DescriptionNineteenth Annual Hellenic Lecture “The Greek Revolution of 1821 and its Multiple Legacies” by Professor Gonda Van Steen.
Part of 21 in 21 programme of events celebrating the 200th Anniversary of the Greek War of Independence (1821-2021)
The Lecture took place online via Zoom at 6pm (GMT)
Since the outbreak of the Greek War of Independence in 1821, the Greek people have celebrated three major anniversaries: the 50th, 100th, and 150th anniversary date of the inception of this revolutionary war that led to sovereign statehood after nearly four centuries of Ottoman rule. These three jubilees, each with their own legacies, have come to represent three different ways of celebrating Greek statehood that have, nonetheless, much in common. They posited a linear progression from Greek antiquity through postclassical, Byzantine, and post-Byzantine (Ottoman) times. The lecture explored in what ways the celebrations and re-enactments, with their commemorative events and symbolic images, acquired a prescriptive character, which advanced their aim to educate youth in state-promoted nationalism, and to what extent the present 200th anniversary celebrations differ from the three aforementioned ones.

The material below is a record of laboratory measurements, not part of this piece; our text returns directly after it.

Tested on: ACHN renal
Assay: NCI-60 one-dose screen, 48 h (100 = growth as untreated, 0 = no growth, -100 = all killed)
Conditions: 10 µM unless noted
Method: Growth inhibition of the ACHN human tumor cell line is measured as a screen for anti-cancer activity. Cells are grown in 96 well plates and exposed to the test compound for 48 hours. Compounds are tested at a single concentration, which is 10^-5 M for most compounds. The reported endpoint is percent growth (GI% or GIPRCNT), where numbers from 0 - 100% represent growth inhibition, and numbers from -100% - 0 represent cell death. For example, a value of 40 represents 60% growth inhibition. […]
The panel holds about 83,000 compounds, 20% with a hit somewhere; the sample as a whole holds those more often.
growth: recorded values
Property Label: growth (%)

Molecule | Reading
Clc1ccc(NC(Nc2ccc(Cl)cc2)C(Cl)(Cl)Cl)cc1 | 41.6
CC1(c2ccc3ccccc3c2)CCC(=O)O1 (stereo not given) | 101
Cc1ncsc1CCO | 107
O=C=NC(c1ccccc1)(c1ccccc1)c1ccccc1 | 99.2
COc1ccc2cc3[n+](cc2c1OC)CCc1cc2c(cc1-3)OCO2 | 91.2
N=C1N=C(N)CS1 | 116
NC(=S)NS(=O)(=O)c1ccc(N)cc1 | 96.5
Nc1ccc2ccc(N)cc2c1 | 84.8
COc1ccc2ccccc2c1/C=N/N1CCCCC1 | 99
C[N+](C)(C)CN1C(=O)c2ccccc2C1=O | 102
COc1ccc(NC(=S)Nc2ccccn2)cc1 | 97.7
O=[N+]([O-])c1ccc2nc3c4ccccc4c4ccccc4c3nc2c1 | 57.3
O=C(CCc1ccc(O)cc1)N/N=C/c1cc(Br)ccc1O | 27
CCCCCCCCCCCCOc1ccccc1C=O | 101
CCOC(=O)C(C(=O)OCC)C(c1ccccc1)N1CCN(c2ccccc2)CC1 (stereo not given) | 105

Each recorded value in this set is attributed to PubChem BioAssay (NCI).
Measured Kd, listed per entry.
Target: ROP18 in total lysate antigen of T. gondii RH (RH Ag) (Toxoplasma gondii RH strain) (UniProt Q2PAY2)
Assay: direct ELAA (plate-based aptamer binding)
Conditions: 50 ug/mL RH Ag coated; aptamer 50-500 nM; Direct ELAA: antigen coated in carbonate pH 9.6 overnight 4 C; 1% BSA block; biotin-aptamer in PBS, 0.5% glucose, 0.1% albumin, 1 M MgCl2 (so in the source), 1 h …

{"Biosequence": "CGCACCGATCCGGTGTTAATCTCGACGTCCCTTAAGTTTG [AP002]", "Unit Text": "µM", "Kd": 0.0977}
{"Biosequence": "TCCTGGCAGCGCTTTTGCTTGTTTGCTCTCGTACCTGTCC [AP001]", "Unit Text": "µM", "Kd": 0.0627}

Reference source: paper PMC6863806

Professor Gonda Van Steen holds the Koraës Chair of Modern Greek and Byzantine History, Language and Literature, Director of Centre for Hellenic Studies, King’s College London.
Hosted by Professor Ken Badcock, Senior Vice-Principal (Academic Strategy, Partnerships and Resources) and Chairman of the Hellenic Institute Steering Group at Royal Holloway, University of London, the Lecture was attended by 100 guests.
|Period||11 Mar 2021|
|Location||Egham, United Kingdom|
|Degree of Recognition||International|
- Modern Greece
- Greek Revolution
- Modern Greek Studies
- Memory Studies
- memory discourse